It's a lifetime job, usually the place of final decisions
They interpret the constitution
precedent- what prior cases apply
lower court jurisprudence
Supreme court opinions
Supreme courts written decisions (of the majority) and why.
Dissenting opinion
The minority interpretation, but not the decision, and why.
Ruling applies to?
The whole country
Who does the 1st amendment protect?
All citizens and legal residents of the United States.
What are the 3 approaches to interpreting the 1st amendment?
Literal
Categorical
Balancing
Literal Approach
Interpret it literally.
Justice Black- "no law means no law"
However "speech plus" is not included.
Categorical Approach
Some categories should be more protected than others.
Most: political, opinion
Middle: press, symbolic
Least: porn, advertising
Not at all: Libel, fighting words, incitement, obsenity
Balancing Approach
balances interests. Focus on issues in individual cases, individual against social (privacy vs free press), government must have good evidence for the infringement of individual liberties; a compelling and overriding reason (yelling "fire" in a theatre
Reasons to protect free speech.
to allow for a marketplace of ideas
to ensure self-governance
provides a checking value
acts as a safety valve for people to let off steam
helps us flourish as individuals
Self-governance
freedom of speech as a precondition to a democracy
facilitates participation in political process
Provides a checking value
Counter weight to government power
need well financed, well organized press system
Acts as a safety valve
Thomas Emerson- idea that more speech = less violence
people need to be heard
Helps us flourish as individuals
John Locke
4 threshold components to Libel
Publication
Identification
Falsity
Defamatory meaning
Early libel law
the early libel law was brought over from the United Kingdom. Traditionally, truth was not considered a defense.
Issues of prior restraint
It's censorship. Puts burden of proof on the government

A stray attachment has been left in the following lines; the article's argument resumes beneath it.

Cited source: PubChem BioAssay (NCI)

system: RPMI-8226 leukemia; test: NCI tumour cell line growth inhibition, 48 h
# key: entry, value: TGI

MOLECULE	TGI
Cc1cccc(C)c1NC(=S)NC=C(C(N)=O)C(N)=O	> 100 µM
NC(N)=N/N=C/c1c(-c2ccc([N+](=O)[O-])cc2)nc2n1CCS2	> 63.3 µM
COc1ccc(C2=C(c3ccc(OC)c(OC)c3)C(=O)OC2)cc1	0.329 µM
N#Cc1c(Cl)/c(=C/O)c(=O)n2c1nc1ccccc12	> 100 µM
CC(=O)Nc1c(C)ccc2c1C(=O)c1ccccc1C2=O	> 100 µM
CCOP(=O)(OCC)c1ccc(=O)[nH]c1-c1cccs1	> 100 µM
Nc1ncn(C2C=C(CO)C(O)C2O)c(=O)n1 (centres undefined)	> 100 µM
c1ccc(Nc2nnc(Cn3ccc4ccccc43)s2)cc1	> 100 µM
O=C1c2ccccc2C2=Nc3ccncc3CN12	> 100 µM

Justice Hughes view of Prior restraint?
Presumed unconstitutional
different case studies
Near vs Minnesota
Pentagon Papers
NYTimes vs Sullivan
Snyder vs Phelps
Griswold vs Connecticut
Hustler vs Falwell
Falling man
Grantland and Dr V
Bus Crash Photo
School Safety
Who does the espionage act punish?
Leakers of government information
Why is this a problem
Could prevent people from giving out information
Who was John Peter Zenger
Case of 1733 that established truth as a defense against Libel
What is the Sedition Act of 1798?
Said that you can't criticize the government, sedition is defined as inciting revolt against the government. (didn't stand)
What is "strict liability"?
each state has their own libel law
Defenses against libel?
Truth; individuals are dead; person consented; words were clearly repeated; person waited longer than the statute of limitations to report it
Why is it so important to learn about Libel
It is the most common problem for journalists. (75% of lawsuits, in journalism, are for libel)
JOURNALISM IS NOT A...
TOASTER!!
difference between a public figure and a private figure proving libel
private individuals must prove negligence
public must prove malice
Content Neutral
if political speech is protected, you cannot prohibit based on the content of that particular speech as long as it falls under political. Each piece of speech in any given category is protected equally.
Justice William Brennan
Categorical approach
created obscenity as a category- unprotected
"Chilling effect" / "Libel Chill"
filing frivolous libel lawsuits to get media to stop printing or reporting a story, as well as an attempt to quiet the journalist because libel suits can take a lot of money and time
Where do we get the right to privacy?
The penumbras "shadows" of the constitution.
Stewardship
the responsible care taking of something considered worth caring for.
What are journalist stewards of?
truth
democracy
public good
1st amendment
own talents
what is independence
Journalists should be free to "pursue truth with loyalty only to civilians and not to particular interests, causes, or other pressures in mind"
stenographer
report what is said to provide a record
journalists
gather, verify, ask questions, report, and provide a record
Objectivity
having no opinion or perspective on an issue
Lippman's view
supported objectivity
spoke of using the "scientific spirit"
What is needed for the Scientific Spirit?
Evidence
Verification
Conventions of objective method
inverted pyramid news lead
careful attributions of sources
minimal use of adverbs and adjectives
detached third person point of view
Verification
how do you know what you know?
Who are your sources? what do they know? how?
What's your evidence?
What don't you know?
Commonalities of codes of ethics
honesty, transparency, verification, independence
Origins of privacy law
Cooley
Griswold vs connecticut
Roe vs Wade
Penumbras ; 1st 3rd 4th 5th and 9th amendments